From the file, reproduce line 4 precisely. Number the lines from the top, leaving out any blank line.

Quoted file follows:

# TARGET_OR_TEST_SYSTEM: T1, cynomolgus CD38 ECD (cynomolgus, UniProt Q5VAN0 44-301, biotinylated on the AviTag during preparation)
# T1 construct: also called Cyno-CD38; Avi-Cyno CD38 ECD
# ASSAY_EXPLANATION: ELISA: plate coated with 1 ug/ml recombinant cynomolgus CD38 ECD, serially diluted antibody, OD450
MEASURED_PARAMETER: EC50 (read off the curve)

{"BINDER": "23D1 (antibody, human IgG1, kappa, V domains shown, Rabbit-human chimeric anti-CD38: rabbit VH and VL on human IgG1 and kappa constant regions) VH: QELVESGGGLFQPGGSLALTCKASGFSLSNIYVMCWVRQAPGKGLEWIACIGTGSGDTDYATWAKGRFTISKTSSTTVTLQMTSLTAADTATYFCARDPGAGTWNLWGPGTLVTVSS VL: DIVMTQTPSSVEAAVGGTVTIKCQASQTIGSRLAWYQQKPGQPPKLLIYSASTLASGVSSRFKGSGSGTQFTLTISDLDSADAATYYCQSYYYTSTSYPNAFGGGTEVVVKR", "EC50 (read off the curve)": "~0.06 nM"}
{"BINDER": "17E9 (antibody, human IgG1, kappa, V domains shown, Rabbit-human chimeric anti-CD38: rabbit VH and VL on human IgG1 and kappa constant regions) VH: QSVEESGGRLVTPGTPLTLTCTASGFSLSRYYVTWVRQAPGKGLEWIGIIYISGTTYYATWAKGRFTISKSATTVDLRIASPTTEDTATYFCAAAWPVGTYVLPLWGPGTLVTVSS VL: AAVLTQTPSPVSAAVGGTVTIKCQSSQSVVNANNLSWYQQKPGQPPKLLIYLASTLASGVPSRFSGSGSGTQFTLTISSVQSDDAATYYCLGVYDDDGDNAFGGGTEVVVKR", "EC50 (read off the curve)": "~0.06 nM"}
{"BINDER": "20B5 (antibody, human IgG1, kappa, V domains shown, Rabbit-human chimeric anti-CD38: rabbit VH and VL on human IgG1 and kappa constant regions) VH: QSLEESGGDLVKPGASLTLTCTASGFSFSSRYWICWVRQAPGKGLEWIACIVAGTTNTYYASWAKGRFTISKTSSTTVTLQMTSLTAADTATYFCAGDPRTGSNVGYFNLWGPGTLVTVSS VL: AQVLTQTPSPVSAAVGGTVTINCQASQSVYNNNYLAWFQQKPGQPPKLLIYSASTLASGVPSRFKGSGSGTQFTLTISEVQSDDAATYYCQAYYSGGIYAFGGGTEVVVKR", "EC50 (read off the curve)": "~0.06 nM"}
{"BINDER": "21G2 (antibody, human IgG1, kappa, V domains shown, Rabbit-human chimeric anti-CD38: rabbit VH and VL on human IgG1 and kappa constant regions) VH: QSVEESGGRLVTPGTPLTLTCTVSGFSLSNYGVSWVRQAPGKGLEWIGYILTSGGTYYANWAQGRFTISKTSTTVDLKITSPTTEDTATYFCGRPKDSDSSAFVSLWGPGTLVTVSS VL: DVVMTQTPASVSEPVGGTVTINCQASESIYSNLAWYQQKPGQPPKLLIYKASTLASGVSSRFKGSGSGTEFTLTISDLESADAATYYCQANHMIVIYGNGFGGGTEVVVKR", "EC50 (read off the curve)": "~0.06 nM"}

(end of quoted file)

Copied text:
MEASURED_PARAMETER: EC50 (read off the curve)